THE ALMA-ATA CONFERENECE
Media Partnership for Maternal Halth Accountability News
THE ALMA-ATA CONFERENECE
The Lagos State Government has called for increase participation of private health facilities in family planning services to enable the state achiever a target of 74 percent contraceptive prevalent rate, CPR, by 2020.
Read more at: https://www.vanguardngr.com/2019/01/lasg-seeks-increased-participation-o...
It is not unusual to find teenagers being delivered of babies. And Nigeria is not an exception. And sadly, too, the situation seems to be taking on a serious trend among teenagers aged 13-18 in particular. GABRIEL OLAWALE investigated this phenomenon and interacted with some of the affected teenagers. Expressing ignorance and naivety, they described their predicament as their own way out of societal menace caused by poverty, peer-pressure and parental deprivation.
In 2016, Mrs Mummy Nkoronye was full on joy and expectations as she shopped for baby items and made plans on how to travel to the village in December to present her “new’’ baby, as it is customary, to her mother in-law.
But when she went into labour at a health facility in the Ikorodu area of Lagos, no one expected that it would be a tough one.
That was her fourth journey to the labour room; the labour was prolonged and she wasn’t advised to take another alternative or intervention.
In recent times, the advocacy for family planning has become crucial as demand for reproductive, and population reduction, economic, health care grows.
There is no doubt anymore that the benefits of family planning are numerous and if properly executed will go a long way in enabling countries to achieve the Sustainable Development Goals (SDGs).
Devcoms’ #FPFRIDAY at ICFP/NFPC Rwanda, Nigeria
Development Communications Network was a key player in two just concluded conferences on Family Planning. The first was the International Conference on Family Planning (#ICFP2018) in Kigali Rwanda and the Nigeria Family Planning Conference in Abuja, Nigeria. The organization made poster presentations on the Family Planning Friday (#FPFRIDAY), an innovative, youth focused social media initiative targeting youth involvement in Family Planning.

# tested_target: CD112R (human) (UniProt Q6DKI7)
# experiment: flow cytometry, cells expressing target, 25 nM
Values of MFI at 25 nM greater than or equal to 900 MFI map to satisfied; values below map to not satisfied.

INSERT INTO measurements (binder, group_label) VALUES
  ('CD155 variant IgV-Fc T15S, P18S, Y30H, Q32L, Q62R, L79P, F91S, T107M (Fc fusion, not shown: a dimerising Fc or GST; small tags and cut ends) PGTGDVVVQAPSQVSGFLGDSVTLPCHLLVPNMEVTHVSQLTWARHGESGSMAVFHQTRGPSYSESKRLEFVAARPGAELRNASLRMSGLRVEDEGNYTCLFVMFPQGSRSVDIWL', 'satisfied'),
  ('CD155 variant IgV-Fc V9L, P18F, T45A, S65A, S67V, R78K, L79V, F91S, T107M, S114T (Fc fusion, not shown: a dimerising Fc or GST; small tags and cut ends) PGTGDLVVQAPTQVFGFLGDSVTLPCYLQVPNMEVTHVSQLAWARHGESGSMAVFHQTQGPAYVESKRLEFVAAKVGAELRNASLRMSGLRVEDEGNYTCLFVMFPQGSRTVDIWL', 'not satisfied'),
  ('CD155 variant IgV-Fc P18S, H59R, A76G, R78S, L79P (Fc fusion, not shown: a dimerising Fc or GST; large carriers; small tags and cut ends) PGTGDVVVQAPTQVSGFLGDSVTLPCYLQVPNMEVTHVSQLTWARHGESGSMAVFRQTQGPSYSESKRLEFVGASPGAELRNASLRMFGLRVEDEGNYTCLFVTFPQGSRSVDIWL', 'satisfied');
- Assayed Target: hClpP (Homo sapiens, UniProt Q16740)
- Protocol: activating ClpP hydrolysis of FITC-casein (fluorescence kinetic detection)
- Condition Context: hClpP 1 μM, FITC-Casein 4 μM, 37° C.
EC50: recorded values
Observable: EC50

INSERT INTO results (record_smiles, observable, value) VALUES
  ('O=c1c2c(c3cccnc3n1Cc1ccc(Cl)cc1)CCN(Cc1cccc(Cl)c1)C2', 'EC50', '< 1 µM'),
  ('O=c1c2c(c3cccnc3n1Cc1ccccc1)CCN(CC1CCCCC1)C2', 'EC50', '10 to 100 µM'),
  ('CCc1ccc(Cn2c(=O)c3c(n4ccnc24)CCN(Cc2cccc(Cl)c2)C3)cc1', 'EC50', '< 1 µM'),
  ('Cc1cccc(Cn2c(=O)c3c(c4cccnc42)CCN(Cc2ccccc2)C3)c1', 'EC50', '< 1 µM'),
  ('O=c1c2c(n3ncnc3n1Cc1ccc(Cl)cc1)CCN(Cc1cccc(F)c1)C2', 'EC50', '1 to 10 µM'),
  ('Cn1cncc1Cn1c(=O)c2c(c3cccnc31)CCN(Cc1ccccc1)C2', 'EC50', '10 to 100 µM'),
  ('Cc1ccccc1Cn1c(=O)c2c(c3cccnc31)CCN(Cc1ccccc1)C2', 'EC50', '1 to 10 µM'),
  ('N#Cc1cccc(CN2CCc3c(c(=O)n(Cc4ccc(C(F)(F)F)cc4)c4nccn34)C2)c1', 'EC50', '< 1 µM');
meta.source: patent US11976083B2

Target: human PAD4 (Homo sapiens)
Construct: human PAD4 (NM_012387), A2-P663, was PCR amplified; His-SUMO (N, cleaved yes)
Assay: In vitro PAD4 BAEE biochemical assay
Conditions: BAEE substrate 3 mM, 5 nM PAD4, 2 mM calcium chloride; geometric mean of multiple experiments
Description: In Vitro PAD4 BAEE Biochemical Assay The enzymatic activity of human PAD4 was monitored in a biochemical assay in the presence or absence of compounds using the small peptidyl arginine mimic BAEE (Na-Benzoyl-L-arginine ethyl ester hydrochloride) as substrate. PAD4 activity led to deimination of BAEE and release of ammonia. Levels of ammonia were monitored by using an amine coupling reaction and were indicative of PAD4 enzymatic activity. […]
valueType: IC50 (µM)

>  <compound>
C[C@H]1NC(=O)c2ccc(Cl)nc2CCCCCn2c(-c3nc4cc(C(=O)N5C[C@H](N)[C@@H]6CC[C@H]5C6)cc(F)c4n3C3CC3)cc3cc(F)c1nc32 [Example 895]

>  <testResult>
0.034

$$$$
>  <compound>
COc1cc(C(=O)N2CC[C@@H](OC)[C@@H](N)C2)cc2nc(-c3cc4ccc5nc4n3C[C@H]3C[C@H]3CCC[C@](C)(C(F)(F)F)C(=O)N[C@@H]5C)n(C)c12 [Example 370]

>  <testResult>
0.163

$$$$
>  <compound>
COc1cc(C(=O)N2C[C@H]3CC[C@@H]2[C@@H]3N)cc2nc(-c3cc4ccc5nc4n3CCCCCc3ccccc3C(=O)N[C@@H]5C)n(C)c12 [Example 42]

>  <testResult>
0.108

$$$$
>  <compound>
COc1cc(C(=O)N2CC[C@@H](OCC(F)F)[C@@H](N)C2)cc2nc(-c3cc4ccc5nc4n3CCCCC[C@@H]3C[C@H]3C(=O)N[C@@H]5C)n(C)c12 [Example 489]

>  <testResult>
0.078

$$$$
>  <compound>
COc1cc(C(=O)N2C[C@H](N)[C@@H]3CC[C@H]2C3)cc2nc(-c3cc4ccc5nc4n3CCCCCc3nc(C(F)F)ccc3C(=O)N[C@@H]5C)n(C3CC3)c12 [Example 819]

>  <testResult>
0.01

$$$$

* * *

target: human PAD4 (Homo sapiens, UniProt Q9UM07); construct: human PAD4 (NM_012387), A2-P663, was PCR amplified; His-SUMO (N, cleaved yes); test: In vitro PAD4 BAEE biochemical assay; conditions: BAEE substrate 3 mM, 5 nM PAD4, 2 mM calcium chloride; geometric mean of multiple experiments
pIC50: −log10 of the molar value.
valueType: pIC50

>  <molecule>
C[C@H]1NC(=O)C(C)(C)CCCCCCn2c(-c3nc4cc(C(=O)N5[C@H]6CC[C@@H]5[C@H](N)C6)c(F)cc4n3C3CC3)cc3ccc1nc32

With a population of over 180 million people in the midst of scarce resource, there are increasing calls for Nigeria to consider family planning so as to effectively control the number of birth.
Of course there are series of awareness campaigns by government and health related non-governmental organisation aimed at taking the message of effective family planning (FP) across homes in towns and villages.
But in spite of series of awareness programmes on family planning in the country, the uptake remains very low.
When Mama Adekunle, as she is fondly called, heard the news of the birth of a child to her son, she did what most new grandmothers in Nigeria do – she rushed over to perform her traditional duty of taking care of the new mother and child.
This duty includes passing knowledge to the new mother on how to bathe the child and take care of its umbilical cord.
According to Mama, the umbilical cord needs to heal properly, to avoid stomach pain for the child.
The price of abortion in Nigeria ranges from N250 to a woman’s life.
Although they are officially sold in Nigeria for the prevention and treatment of post-delivery bleeding, abortion drugs are increasingly getting popular and their potential implications are far-reaching, pitching the country’s hard stance on abortion against the stark reality doctors and healthcare providers daily contend with at their clinics.
Having lost two children to avoidable ailments at birth, Maria escaped from her rural community to Lagos to seek a better delivery opportunity for her child. At 32, Maria cannot afford to feed three times a day let alone, her baby. With her family’s income below N1,000 a day, their feeding and paying rent is arduous. Paying a medical bill they consider outrageous is a lot more difficult. This leaves Maria at the mercy of the hospital, waiting to be sent off when the hospital management tires.
Maria’s grimy case is not peculiar.